A recent divergence between high-yield bonds and the stock market could point to trouble for risky investments, according to one strategist.
With the relatively steady in the last week, the HYG high-yield bond ETF has taken a leg lower, which could be an omen.
The S&P and HYG tend to move in tandem; high-yield "junk bonds" often trade more like equities than higher-grade Treasury bonds. They carry substantially more risk than government-issued Treasurys, and are connected to the strength of the company that issues them.
The recent separation over the last week or so could be an indication that investors are digesting the rising expectation that the Federal Reserve will raise its federal funds rate next week "therefore pushing the recent extreme demand for high- yield bonds down," said Erin Gibbs, S&P Global's equity chief investment officer.
"Investors had been piling into high-risk bonds as investors have taken increasing riskier positions during stable market conditions. Defaults have been falling and are expected to hold steady," Gibbs told CNBC on Tuesday.
High-yield bonds are sending signals in particular about communications, consumer and energy sectors, Gibbs added. These sectors are the top-weighted stocks in the HYG.
From a technical perspective, the divergence is not particularly worrisome in a rising-rate environment, said Piper Jaffray senior technical strategist Craig Johnson.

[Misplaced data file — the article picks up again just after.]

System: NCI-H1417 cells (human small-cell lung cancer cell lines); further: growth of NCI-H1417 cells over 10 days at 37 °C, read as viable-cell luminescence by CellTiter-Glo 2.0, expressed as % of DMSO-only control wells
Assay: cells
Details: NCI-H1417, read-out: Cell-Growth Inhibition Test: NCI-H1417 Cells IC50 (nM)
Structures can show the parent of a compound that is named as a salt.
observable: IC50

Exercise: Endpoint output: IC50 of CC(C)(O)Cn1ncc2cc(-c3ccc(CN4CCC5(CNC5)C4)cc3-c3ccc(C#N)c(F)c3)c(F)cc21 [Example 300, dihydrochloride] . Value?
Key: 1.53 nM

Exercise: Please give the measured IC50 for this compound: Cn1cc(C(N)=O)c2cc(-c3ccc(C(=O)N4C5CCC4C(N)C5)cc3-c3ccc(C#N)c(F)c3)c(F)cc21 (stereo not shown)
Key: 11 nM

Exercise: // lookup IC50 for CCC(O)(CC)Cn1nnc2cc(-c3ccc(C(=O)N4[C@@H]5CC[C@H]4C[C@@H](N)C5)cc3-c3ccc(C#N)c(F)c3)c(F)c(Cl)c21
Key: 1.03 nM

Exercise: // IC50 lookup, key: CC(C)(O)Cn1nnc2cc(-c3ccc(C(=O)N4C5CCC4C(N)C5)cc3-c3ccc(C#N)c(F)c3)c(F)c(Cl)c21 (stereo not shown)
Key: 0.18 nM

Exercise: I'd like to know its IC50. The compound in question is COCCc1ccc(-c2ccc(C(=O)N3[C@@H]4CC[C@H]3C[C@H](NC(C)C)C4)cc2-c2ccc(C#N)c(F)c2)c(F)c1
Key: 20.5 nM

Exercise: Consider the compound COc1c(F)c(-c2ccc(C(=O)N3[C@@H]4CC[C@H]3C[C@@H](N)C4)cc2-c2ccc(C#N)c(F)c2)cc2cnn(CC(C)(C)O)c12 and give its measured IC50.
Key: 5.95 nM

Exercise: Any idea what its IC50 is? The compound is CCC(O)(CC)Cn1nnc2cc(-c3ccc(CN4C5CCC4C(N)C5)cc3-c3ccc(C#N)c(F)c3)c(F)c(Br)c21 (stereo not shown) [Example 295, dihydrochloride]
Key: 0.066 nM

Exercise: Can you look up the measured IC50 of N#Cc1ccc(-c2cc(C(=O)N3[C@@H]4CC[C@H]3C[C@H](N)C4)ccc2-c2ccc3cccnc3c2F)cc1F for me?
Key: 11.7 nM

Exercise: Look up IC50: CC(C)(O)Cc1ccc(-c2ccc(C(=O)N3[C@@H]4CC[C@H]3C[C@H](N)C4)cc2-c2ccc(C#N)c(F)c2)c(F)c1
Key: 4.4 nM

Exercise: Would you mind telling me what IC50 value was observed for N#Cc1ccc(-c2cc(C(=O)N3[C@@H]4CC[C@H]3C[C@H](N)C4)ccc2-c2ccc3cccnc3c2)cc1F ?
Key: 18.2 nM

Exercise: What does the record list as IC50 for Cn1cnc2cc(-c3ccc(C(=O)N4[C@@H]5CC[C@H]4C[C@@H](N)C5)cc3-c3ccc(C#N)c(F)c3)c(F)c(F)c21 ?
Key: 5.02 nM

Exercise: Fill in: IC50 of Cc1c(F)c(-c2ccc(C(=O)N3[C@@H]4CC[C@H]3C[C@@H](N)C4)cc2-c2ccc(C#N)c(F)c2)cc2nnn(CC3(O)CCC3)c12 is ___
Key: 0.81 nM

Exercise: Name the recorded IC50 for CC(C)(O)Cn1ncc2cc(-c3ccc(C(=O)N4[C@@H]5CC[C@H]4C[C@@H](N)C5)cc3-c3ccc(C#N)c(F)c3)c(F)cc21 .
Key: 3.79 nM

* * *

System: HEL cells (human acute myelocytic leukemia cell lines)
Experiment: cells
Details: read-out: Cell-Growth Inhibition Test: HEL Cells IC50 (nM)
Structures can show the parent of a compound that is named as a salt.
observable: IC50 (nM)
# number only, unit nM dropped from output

Johnson noted that historically, such a divergence between the S&P 500 and the HYG is not abnormal when the market is anticipating an interest rate hike. And typically, a sort of "catch-up" takes place and the stock market resumes higher if a brief sell-off does in fact take place.
"So I really think this is more of a short-term adjustment, and what we see is HYG starts acting like a bond, like it typically is, and you see that kind of quick sell-off," Johnson said Tuesday on CNBC's "Trading Nation."
If such a divergence occurred in an environment in which investors were not faced with the Federal Reserve's likelihood of raising interest rates, then Johnson would be concerned, but not right now. This is just "the high-yield bond market acting like a bond at this point in time," he said.